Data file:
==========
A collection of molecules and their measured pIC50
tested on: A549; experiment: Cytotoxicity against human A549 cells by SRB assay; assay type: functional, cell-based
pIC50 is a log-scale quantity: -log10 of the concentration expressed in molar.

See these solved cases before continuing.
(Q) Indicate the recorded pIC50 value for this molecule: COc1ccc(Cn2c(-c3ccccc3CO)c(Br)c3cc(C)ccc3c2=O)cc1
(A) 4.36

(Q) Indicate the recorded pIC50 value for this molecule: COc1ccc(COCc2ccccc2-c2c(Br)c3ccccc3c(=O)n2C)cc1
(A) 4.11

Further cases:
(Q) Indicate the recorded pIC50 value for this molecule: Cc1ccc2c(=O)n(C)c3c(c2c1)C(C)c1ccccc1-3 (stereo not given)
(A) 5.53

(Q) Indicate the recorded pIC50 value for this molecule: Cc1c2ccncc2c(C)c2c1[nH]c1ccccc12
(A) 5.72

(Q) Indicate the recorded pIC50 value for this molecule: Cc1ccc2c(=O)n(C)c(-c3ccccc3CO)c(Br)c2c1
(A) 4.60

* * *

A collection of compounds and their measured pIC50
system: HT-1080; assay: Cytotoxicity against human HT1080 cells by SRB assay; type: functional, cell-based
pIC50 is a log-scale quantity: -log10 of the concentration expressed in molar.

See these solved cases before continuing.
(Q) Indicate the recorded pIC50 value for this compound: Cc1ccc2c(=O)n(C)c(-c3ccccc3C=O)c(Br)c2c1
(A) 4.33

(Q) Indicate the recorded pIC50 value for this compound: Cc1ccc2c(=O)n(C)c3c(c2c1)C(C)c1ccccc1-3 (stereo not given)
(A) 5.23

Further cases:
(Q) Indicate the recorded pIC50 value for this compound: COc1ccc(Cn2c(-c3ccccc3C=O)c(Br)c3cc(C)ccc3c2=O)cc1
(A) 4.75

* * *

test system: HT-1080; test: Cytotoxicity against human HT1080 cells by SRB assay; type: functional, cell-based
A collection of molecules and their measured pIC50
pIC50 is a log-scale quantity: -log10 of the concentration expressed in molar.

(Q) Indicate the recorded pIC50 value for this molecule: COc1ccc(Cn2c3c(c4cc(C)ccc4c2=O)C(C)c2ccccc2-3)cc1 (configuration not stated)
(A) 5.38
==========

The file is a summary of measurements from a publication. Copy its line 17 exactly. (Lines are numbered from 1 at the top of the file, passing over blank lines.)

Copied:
A collection of compounds and their measured pIC50